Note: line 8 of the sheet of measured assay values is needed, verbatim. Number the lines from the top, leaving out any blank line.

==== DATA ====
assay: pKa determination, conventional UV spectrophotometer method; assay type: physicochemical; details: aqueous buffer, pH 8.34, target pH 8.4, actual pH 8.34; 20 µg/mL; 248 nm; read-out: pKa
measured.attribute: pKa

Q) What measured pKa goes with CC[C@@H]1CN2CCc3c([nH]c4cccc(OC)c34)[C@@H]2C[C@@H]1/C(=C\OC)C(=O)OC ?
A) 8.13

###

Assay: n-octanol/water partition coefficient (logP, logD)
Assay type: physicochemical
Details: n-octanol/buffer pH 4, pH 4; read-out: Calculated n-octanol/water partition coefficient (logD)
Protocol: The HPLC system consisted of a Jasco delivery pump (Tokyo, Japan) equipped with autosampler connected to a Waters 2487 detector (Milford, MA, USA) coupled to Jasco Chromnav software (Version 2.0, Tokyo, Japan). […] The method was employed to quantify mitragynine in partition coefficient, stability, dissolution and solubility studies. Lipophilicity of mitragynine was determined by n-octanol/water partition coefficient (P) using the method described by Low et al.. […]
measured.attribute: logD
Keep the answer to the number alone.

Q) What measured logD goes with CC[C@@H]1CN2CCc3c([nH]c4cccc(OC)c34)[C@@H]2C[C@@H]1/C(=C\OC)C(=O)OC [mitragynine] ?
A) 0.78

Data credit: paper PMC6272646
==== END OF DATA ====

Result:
Details: n-octanol/buffer pH 4, pH 4; read-out: Calculated n-octanol/water partition coefficient (logD)